Book Image

Software Test Design

By : Simon Amey
Book Image

Software Test Design

By: Simon Amey

Overview of this book

Software Test Design details best practices for testing software applications and writing comprehensive test plans. Written by an expert with over twenty years of experience in the high-tech industry, this guide will provide you with training and practical examples to improve your testing skills. Thorough testing requires a thorough understanding of the functionality under test, informed by exploratory testing and described by a detailed functional specification. This book is divided into three sections, the first of which will describe how best to complete those tasks to start testing from a solid foundation. Armed with the feature specification, functional testing verifies the visible behavior of features by identifying equivalence partitions, boundary values, and other key test conditions. This section explores techniques such as black- and white-box testing, trying error cases, finding security weaknesses, improving the user experience, and how to maintain your product in the long term. The final section describes how best to test the limits of your application. How does it behave under failure conditions and can it recover? What is the maximum load it can sustain? And how does it respond when overloaded? By the end of this book, you will know how to write detailed test plans to improve the quality of your software applications.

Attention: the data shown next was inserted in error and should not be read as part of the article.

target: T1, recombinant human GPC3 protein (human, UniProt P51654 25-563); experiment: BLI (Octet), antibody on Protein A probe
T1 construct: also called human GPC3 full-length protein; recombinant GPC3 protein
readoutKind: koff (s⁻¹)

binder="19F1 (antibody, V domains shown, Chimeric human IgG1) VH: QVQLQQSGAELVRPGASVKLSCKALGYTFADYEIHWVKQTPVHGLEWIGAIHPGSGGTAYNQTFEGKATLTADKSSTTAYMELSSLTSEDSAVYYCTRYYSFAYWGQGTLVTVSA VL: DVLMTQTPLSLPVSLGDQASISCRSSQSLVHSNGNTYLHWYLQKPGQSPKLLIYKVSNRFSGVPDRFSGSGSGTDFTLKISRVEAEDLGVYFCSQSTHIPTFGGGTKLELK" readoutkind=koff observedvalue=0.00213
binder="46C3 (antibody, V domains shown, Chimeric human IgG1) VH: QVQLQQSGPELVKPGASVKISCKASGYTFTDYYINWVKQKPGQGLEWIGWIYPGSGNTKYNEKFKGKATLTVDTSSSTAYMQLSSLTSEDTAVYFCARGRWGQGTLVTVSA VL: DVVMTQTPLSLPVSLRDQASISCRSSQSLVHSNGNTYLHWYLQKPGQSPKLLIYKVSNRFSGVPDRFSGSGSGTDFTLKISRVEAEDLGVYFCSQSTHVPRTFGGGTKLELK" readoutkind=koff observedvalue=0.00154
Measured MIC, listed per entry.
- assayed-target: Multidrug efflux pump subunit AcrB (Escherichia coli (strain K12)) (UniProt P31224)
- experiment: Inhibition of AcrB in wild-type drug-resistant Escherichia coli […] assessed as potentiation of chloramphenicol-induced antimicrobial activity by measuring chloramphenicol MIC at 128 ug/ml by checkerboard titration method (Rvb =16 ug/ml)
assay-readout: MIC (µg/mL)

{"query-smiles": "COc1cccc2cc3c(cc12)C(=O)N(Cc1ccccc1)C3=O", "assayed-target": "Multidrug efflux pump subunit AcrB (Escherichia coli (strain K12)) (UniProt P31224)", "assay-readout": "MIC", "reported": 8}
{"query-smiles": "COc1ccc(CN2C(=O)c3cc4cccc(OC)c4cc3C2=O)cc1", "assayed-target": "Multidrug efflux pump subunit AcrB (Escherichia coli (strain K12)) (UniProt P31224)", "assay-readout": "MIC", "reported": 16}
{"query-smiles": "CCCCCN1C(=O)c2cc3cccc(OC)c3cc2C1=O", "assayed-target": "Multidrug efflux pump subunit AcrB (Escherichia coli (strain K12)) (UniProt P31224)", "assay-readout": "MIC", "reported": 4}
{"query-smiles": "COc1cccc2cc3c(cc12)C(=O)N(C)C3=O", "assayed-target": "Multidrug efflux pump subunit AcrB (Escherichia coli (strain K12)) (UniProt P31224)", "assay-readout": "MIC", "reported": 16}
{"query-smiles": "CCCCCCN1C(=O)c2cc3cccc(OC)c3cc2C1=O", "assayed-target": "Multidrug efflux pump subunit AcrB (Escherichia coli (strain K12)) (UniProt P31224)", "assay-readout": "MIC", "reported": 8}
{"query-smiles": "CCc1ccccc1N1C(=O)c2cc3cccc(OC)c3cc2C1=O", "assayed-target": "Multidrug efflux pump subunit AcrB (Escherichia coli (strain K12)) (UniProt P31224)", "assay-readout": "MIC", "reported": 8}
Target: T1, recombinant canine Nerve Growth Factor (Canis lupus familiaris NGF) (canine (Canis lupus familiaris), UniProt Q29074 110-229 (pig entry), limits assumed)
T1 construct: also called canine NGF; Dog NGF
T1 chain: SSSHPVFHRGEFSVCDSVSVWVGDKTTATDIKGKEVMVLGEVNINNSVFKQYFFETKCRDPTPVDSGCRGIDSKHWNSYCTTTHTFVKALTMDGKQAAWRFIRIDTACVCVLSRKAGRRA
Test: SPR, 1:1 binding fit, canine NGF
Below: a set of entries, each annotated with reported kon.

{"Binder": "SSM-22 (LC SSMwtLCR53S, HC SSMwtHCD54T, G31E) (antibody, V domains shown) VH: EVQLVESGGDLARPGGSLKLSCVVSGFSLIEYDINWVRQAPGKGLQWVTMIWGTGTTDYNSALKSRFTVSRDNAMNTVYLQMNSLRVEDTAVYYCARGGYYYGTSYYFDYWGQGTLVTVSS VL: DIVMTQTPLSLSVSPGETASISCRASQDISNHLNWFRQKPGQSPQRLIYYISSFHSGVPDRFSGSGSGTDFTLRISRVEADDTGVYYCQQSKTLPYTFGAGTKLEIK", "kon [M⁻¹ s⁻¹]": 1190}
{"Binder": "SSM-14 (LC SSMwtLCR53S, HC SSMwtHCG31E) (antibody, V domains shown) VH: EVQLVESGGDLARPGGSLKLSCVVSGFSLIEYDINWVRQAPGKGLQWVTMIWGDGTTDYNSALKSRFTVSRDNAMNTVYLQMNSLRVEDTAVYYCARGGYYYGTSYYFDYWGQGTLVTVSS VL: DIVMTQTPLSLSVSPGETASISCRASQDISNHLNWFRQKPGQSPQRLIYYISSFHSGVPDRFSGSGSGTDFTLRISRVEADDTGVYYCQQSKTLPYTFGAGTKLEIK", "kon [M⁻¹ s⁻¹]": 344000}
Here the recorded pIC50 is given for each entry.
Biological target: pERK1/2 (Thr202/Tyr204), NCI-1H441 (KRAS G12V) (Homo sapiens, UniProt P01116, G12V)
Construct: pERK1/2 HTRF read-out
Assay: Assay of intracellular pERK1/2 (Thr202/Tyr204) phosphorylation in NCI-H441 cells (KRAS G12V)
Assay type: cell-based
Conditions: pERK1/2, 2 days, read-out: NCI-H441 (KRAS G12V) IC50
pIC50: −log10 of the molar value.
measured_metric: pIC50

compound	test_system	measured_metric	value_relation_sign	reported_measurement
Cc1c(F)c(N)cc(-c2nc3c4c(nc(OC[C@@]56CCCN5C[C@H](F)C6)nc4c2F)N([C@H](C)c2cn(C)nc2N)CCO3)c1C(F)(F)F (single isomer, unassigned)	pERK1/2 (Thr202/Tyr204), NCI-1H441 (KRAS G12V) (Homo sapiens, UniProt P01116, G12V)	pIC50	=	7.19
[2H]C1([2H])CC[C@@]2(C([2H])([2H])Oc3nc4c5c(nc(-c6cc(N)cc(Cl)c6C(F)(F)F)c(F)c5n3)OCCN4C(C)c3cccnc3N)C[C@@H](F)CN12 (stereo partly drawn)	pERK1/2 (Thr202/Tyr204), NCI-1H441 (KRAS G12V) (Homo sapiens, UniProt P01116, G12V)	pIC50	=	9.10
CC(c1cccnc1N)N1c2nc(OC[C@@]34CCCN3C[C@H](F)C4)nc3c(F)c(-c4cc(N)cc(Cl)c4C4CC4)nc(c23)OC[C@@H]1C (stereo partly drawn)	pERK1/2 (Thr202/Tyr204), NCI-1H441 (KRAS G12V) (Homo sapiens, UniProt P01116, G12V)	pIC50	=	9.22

Table of Contents (21 chapters)
Part 1 – Preparing to Test
Part 2 – Functional Testing
Part 3 – Non-Functional Testing
Appendix – Example Feature Specification


Picture this scene: you’ve designed a beautiful website or app that is clean and straightforward to use with a clear flow between tasks and provides all the complex functionality of your application at your users’ fingertips. This would be excellent, except it doesn’t load on their device.

There will always be a wide variety of operating systems and web browsers being used and supported at any time, with a spread of percentages from new to old and between competitors. Which platforms and versions does your application support? That’s the first interoperability question and will depend on the variety of versions your users are using. The product owner needs to trade off the technical effort of supporting those versions against the importance of those customers. You might include a version because many customers use it or because there’s a smaller number of highly important clients. Whatever the reason for their inclusion, as a tester...